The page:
This Anker USB-C to USB-C cable has been perfect for my needs. When I'm working at my desk, my iPad often sits in a Thought Out Simplex Tablet iPad Stand (my review) and with the Anker cord plugged in the side, I can keep my iPad fully charged while I use my iPad, so it always has a full charge when I pick up my iPad Pro to walk away from my desk. When I travel, I use this cord with an older Anker product called the PowerPort+ (my review), which has since been replaced by the PowerPort Speed PD 5. That device includes a USB-C port which supports USB-PD for up to 30W charging, plus it has four traditional USB ports which support 2.4A charging. If you have a new iPad Pro with a USB-C connector, the six foot version of the Anker PowerLine+ C to C 2.0 cable is a great cord for your charging needs. If all you need is three feet, you can save a few bucks on the shorter version of this same cord. Both lengths come in gray or red.
There is an interesting article in the New York Times this week by Jennifer Valentino-DeVries, Natasha Singer, Michael H. Keller and Aaron Krolik about how an iPhone can track, and unfortunately sometimes share, your current location. The article is interesting, but the way that it is presented on the page is also very interesting with lots of graphics that change as you scroll through the article. Virginia attorney Sharon Nelson discusses the article on her Ride The Lightning blog, noting that while the companies collecting location data claim to keep the data anonymous, she has her doubts. And now, the news of note from the past week:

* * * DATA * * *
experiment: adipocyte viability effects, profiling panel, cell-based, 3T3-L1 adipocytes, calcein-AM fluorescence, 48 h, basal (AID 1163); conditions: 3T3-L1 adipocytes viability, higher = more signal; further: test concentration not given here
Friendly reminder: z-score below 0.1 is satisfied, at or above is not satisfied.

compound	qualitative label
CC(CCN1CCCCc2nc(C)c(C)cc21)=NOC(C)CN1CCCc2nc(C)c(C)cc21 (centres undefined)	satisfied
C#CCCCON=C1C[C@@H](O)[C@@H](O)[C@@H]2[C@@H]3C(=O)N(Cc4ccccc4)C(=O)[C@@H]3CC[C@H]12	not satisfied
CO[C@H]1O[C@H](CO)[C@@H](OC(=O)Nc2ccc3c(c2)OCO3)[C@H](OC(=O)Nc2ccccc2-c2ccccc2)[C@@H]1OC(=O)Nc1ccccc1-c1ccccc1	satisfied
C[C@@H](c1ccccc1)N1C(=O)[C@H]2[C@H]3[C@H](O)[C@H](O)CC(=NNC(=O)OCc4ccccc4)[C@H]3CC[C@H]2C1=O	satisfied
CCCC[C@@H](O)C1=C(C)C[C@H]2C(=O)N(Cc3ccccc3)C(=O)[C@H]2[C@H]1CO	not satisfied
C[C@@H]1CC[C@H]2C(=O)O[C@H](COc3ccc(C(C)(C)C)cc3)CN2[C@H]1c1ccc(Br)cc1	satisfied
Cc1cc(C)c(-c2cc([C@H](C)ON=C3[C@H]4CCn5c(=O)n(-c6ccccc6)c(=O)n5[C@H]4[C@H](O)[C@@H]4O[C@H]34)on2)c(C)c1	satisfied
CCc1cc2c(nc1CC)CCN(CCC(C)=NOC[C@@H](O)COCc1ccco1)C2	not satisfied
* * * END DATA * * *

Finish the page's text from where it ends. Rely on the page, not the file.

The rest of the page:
I use my Apple Pencil with my iPad Pro pretty much every day that I am at work, but I realize that some folks have not yet realized for themselves how useful this device is. In an article for Macworld, Jason Snell explains how the second generation version has finally turned him into a believer in the Apple Pencil.
Christina Farr of CNBC reports that Apple has hired dozens of doctors — sometimes secretly — to work with Apple to improve the Apple Watch and other health technology.
If you use Philips Hue lights, you already know that if you lose power in your home, the lights come back on at full brightness with power is restored — which can be rather alarming. Ben Lovejoy of 9to5Mac reports that the latest version of the Philips Hue app fixes this so that lights can be configured to return to their previous states when the power comes back.
The Apple Watch Series 4 now support the ECG/EKG function. But it also can do a better job checking your heart rate. Apple recently updated a support page to explain: "To use the electrical heart sensor to measure your heart rate, open the Heart Rate app and place your finger on the Digital Crown. You will get a faster reading with higher fidelity — getting a measurement every second instead of every 5 seconds."